In addition to freezing my own homemade rice, I occasionally buy the packaged kind from Trader Joe’s that comes three bags to a pack. Take it out of the freezer before work, and it will be thawed by lunchtime. It also heats straight from frozen in a pan or microwave very quickly. (By the way, it’s great for making fried rice in a hurry too!)
I’ll make a big batch of hummus for snacks or buy prepared hummus and baba ganoush. Hummus is a full-service spread that I use on sandwiches or toasted tortillas, as a dip with pita or crudités, or in a bowl with rice and vegetables.
Bagged spring mix and spinach
A bag of spinach is an easy side when sautéed with a bit of garlic in a pan. It’s great for adding by the handful into a wrap or sandwich, or of course, as a base for salad.
Bagged chopped vegetables are also handy for simplifying the lunch prep process.
My kitchen would be incomplete without tortillas. Whether I’m making tacos, burritos, wraps, or quesadillas, I reach for them several times a week. I stuff them with:
- Bagged spinach, sliced peppers, and a slathering of hummus
- Baked tofu with peanut sauce
- Refried beans
- Curried tofu salad
- Spicy chickpeas or black beans, rice, and lettuce
Shelf-stable & frozen pasta and jarred sauce
Frozen vegan ravioli, gnocchi, or bagged pasta are good quick options. After boiling for about 10 minutes, I pour on a few dollops of jarred pasta sauce or pesto from the freezer. (Rising Moon Organics in the frozen section makes a vegan butternut squash ravioli and gnocchi.) If I have more time, I’ll add sautéed mushrooms, tomatoes, bell peppers, onions, tomatoes, or seitan sausage.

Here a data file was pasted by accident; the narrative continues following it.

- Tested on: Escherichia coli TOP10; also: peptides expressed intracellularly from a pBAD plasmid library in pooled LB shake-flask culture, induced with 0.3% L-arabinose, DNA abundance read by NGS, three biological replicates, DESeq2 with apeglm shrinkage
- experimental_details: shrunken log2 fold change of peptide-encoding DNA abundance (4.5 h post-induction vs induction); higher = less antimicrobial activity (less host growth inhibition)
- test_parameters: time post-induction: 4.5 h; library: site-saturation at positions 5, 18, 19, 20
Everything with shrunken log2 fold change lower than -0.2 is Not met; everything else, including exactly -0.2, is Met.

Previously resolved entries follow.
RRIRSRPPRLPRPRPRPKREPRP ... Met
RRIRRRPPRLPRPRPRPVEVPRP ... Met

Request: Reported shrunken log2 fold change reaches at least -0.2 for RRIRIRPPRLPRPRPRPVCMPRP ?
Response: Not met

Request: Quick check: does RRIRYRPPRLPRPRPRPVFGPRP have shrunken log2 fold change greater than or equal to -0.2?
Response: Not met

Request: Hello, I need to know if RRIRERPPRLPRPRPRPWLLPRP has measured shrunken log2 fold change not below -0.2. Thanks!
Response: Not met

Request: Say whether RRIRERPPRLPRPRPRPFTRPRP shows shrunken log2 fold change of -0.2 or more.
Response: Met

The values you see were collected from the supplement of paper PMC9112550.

For a lunch that doesn’t have to be reheated, I like the ease of pasta salad.
When I make soup for dinner, I usually make enough for 6-8 servings. We can eat the soup later as leftovers, and then many soups can be frozen for future use. Split pea soup, curried lentil soup, and chili are particularly good at freezing, thawing, and reheating.
Don’t have time to cook? There are plenty of packaged soups out there that are vegan. You’ll just need to read the ingredients. Keep a can at the office for an emergency lunch.
Kale salad is my go-to for making ahead of time, because it is a sturdy green that doesn’t wilt like its lighter brethren. I can make a big salad at the beginning of the week, and then just pull a portion from it day after day. I notice I eat a lot more salad this way too, because if that’s the easiest thing to eat and already prepared, I’m more apt to just have that instead of making something new.
To keep it interesting, I’ll add different toppings such as peanuts, Marcona almonds, stuffed grape leaves, sauerkraut, baked tofu, coconut bacon, turnip pickles, pepperoncinis, black beans, and/or roasted chickpeas.
Keep a stash of snacks at work and in the car
When I had extra long commutes, I’d often bring a little cooler and pack it with packaged hummus, fruit, baked tofu, and nuts. David has a mini fridge at work. He keeps several containers of coconut milk yogurt in it as an easy and filling snack, along with a jar of trail mix on his desk.